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Fate of Las Vegas Cabbies in Lawmakers� Hands 2005-12-21
The Clark County Commission, a Las Vegas legislative body, will meet today to discuss a bill which would prohibit taxi drivers from receiving kickbacks for taking passengers to strip clubs, casinos, and other nighttime destinations.
A similar bill was vetoed in June at the state level by Gov. Kenny Guinn, who was under significant pressure from the taxi industry. Drivers had threatened to strike if he passed the bill. However, the bill has been popular in the Legislature, passing both houses without excessive debate.
The Clark County Commission will discuss three possible options for dealing with this issue: 1) they may continue to support a 1985 code prohibiting taxi drivers from accepting kickbacks; 2) they may expand the code to include limousines and other transportation methods; 3) they may eliminate the clause in its entirety.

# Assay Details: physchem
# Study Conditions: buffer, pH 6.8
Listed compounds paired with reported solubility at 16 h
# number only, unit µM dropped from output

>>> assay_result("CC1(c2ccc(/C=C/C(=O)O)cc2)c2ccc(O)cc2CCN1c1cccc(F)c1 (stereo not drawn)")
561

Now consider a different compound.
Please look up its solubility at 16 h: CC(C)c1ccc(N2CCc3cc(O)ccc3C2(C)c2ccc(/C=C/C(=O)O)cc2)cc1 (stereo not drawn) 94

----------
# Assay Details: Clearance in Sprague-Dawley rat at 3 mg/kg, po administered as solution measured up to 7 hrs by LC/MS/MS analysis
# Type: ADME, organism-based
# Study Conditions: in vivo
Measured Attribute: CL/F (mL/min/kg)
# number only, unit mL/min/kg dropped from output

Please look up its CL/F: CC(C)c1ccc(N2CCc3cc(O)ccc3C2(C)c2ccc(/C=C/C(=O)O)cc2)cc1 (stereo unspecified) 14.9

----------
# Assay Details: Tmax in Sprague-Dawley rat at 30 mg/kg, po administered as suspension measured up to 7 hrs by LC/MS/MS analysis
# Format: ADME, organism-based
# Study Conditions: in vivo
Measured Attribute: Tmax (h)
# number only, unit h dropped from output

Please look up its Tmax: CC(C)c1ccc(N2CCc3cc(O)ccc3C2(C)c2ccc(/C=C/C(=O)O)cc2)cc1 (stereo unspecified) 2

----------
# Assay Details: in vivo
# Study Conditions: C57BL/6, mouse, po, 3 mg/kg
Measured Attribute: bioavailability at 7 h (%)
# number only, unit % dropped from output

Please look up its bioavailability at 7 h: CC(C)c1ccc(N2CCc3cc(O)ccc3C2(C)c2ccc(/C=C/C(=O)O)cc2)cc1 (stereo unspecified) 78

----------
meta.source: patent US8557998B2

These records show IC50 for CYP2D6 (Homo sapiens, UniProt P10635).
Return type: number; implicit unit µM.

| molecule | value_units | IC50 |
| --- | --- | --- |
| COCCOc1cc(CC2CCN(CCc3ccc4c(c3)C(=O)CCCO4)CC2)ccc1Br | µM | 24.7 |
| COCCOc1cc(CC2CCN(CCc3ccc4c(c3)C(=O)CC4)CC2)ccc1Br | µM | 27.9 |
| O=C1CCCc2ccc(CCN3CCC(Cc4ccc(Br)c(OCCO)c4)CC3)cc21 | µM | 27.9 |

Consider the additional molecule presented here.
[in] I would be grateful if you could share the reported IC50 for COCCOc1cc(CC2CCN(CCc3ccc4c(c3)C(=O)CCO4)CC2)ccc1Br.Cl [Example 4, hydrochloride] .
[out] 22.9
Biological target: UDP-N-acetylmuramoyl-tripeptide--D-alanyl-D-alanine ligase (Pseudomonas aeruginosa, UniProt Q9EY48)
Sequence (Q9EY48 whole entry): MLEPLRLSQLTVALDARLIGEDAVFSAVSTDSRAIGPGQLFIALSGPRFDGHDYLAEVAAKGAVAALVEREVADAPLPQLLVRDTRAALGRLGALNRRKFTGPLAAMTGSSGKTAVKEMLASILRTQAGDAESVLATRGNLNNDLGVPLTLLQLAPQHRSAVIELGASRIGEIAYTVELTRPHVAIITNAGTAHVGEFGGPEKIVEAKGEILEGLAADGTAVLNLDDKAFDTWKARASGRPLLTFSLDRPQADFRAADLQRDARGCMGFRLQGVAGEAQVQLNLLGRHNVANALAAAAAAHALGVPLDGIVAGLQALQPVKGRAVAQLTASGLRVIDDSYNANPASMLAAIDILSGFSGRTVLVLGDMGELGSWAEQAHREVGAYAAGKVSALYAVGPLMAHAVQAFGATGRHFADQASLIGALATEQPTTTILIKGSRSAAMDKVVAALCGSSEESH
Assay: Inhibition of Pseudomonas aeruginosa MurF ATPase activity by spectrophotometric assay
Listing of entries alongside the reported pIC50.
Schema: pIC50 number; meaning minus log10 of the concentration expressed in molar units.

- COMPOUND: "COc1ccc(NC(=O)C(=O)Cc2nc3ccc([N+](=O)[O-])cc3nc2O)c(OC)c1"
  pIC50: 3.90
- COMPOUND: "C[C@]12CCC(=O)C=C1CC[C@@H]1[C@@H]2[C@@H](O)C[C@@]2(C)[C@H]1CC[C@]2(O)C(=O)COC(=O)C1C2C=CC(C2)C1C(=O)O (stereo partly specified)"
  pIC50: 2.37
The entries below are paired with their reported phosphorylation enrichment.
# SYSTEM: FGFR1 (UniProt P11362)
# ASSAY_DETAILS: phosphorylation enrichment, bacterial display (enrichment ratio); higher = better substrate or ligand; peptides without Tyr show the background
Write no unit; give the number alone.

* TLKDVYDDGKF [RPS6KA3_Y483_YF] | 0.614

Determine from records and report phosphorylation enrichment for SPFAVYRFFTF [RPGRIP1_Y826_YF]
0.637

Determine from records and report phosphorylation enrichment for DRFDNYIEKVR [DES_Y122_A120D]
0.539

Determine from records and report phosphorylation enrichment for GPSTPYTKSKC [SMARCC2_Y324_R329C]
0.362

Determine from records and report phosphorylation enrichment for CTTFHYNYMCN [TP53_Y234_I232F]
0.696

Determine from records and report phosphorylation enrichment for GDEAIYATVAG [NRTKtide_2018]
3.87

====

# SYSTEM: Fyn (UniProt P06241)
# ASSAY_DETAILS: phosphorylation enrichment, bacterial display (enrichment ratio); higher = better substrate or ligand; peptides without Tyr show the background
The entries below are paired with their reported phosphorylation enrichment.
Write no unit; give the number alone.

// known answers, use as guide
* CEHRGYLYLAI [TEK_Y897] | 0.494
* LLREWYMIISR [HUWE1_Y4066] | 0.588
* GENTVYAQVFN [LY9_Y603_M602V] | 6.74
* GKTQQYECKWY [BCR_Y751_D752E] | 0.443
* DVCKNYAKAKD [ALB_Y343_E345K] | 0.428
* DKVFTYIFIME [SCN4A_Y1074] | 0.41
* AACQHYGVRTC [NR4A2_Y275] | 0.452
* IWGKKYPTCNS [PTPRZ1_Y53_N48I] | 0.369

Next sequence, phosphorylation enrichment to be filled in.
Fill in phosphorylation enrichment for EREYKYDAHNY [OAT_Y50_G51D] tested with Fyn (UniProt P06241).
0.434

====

Taxicab Authority spokesman Rob Stewart believes that both eliminating the code entirely and expanding it to include taxicab drivers� competitors would be beneficial to the taxicab industry. "It's going to be more equitable one way or the other," he said.
Taxicab drivers complain about the unfairness of singling out their industry. Some doormen, they gripe, will divert exiting revelers from waiting taxis to limousines, since they will be able to collect a kickback from the limousine drivers. Cabbies usually make up to 30% of their salaries in gratuities.
Las Vegas is, after all, a city that is almost synonymous with gratuities. Many tourist industry works in the city make much or most of their income from tips- from casino dealers and cocktail waitresses, to doormen and bellhops. Why, taxicab drivers ask, should their industry be excluded?
(By Keren)